Hi, my name is Teacher Kean from Teaching Worthy. I’m a licensed headmaster with the Ministry of Education and a certified HRDF trainer. My job is to help parents become better parents.
Recently I was invited to participate in a roundtable discussion on everyone’s favourite topic – how do I get my kids off their electronic devices? I think this is a serious issue – most of the queries I get are parents seeking help on this very topic.
Here are some insights BASED ON SCIENCE which should help your child kick their electronic obsessions:
WE GOTTA LEAD BY EXAMPLE
This may come as a shock to some of us but, parents are the biggest influence in their kids’ lives. That’s why it’s super unconvincing when we ask our kids to get off their devices, when WE are on Facebook, Netflix or Fortnite for the entire evening.
Hey! Don’t get me wrong. If you’re a couch potato, you get ZERO judgement from me. Modern parents are stressed and overworked. We all need our own ME-TIME.
Nonetheless, the science cannot be denied. For example, studies show that parents with a habit of reading also tend to have children who prefer reading.
So if you’re really serious about getting your kids off their devices, the first step is to set aside some time every day for the whole family to read or to exercise. To be clear, you don’t need to be reading the same books with them or even exercising with them. You just need to show them that there are other more fulfilling forms of entertainment besides electronic devices.
Your own Facebook or gaming time should be reserved for after the kids go to bed.
DEVICES SHOULD BE A REWARD, NOT A BABYSITTER
Alright I know I’m definitely guilty of this one. There are certainly times in our lives where we’re so busy with work that we tend to rely on electronic devices as a babysitter for our kids. Sometimes you just have to keep your kids occupied while you deal with the stresses of life. I GET IT.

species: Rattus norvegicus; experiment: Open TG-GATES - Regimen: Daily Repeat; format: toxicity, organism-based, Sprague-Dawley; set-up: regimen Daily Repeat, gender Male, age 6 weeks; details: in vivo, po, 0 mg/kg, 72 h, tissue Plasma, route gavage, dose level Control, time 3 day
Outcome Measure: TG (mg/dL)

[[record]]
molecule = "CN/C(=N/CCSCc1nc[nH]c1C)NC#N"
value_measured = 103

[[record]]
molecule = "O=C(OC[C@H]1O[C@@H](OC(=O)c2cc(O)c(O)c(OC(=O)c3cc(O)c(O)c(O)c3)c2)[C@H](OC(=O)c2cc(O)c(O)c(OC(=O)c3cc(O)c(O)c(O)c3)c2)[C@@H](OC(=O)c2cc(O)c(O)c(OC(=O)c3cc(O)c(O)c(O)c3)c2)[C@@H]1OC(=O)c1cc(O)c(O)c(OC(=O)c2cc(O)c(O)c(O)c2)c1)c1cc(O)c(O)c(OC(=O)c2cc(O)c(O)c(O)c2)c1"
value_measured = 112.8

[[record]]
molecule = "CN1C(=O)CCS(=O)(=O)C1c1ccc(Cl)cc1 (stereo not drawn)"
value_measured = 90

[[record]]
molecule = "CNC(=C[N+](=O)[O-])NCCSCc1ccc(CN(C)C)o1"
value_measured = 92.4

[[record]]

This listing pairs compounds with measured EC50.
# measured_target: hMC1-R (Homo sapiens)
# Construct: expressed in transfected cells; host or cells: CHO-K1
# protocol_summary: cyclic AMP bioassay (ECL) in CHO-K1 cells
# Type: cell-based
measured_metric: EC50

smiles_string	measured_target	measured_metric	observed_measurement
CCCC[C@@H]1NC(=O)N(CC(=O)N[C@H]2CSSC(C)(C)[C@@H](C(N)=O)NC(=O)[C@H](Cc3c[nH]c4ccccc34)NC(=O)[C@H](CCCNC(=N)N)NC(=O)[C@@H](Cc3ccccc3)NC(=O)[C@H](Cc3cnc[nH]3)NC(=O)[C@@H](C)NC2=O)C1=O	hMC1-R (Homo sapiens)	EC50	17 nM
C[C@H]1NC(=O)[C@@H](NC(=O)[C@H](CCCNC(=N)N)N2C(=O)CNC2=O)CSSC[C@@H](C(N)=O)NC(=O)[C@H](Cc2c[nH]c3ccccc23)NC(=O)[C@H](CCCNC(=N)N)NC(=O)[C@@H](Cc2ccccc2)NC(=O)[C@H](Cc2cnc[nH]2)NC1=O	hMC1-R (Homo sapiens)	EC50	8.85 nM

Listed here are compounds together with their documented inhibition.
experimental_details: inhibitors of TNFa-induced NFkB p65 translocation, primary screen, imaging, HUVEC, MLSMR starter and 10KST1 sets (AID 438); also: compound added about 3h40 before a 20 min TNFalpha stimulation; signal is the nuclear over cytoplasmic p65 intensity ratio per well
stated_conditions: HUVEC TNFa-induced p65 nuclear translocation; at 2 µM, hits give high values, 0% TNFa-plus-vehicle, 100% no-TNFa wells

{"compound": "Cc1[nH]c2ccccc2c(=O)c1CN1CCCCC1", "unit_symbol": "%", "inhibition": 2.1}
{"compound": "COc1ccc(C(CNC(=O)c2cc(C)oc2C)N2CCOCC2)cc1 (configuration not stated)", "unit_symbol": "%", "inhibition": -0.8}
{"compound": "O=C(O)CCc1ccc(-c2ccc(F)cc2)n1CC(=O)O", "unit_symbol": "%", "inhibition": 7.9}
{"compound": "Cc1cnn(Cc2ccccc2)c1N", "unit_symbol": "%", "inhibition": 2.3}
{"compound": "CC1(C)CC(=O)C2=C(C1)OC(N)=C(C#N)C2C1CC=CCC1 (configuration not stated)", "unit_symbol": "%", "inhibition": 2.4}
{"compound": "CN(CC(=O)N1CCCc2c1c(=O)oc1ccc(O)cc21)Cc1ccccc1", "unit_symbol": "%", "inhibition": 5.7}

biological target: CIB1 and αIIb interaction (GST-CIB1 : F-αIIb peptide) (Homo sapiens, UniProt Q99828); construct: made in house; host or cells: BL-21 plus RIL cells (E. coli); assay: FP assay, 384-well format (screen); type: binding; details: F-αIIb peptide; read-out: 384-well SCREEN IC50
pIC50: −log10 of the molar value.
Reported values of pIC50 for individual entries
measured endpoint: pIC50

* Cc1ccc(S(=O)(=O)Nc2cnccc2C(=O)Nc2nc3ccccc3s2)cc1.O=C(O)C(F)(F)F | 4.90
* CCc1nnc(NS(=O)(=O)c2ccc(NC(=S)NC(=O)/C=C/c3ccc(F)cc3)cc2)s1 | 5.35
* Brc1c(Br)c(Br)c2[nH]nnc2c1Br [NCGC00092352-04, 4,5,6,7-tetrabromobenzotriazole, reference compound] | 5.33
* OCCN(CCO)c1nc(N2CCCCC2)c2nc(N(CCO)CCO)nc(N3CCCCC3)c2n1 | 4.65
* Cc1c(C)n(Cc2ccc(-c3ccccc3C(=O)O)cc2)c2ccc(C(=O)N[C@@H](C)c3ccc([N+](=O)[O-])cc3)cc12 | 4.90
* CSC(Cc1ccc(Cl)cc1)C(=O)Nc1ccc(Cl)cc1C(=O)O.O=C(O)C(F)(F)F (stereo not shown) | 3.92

Here’s the thing though. I’m not suggesting that you cut out electronic devices entirely from your kids’ lives. Why? Because electronic devices are definitely a useful tool in our parenting arsenal. They can be used as a reward to reinforce your kids’ good behaviour, and taking them away can be a powerful and scary punishment when they’re naughty.
Hearing this, many parents tell me: “Teacher Kean, if I don’t use the device as a babysitter, my kids will complain and whine and moan and cry.” So here’s the painful truth: the real reason why many parents give in to their kids and hand them that device is because WE FEEL GUILTY FOR LEAVING OUR KIDS UNATTENDED AND BORED.
Here’s a little secret: It is actually quite important for your kids to learn how to be bored. Let me say that in a different way: It is VITAL for your kids to find ways to make themselves happy or to amuse themselves when they are alone.
If we don’t allow our kids to be bored, by giving them the device whenever they complain, HOW WILL THEY LEARN PATIENCE? How will they explore different hobbies and DISCOVER WHAT THEY LOVE DOING? How will they learn to be at peace being alone with their thoughts?
So, put that silly notion out of your head. With a bit of positive guidance, it’s perfectly acceptable for kids to be unoccupied or to be bored. In the beginning, it may be tough, but they’re kids. They’ll soon find productive hobbies to do if you give them the correct encouragement.
KIDS NEED GOALS TO KICK ADDICTION IN THE LONG TERM
So far, the things I’ve taught you are immediate and practical steps you should take. In reality, dealing with addiction in the long term is a BIITT more complicated.
Clinical psychologists mostly agree that the correct way to deal with addiction is to replace the addiction with a vision of a better future. For example, for adults, a highly effective way to think about it is like this: “If I didn’t spend so much time or money gambling, what CAN my life look like? Wouldn’t my life be better if I spent that time and money developing a new business instead?”
Many kids get hooked onto electronic devices precisely because they don’t have goals. It’s quite serious. Most kids I speak to don’t even know what they want to be when they grow up and they don’t even know what they LIKE TO DO.
So we have to help our children develop goals and dreams, and to show them the steps they need to take to achieve them. Help them understand the benefits of living a healthy and productive life by giving them examples of successful and happy people.
Show them that their time can be better spent improving themselves and in picking up new skills. Above all, remind them constantly that all this growth and expansion is for their own benefit (and not to make us happy).
Alright, obviously electronic device addiction is indeed a serious issue. It took me a long time to realise what works on kids and what doesn’t. If you need more practical steps or if you require specific advice, please do not hesitate to contact us at www.teachingworthy.com. Thank you, and please remember to share these lessons which are worth sharing.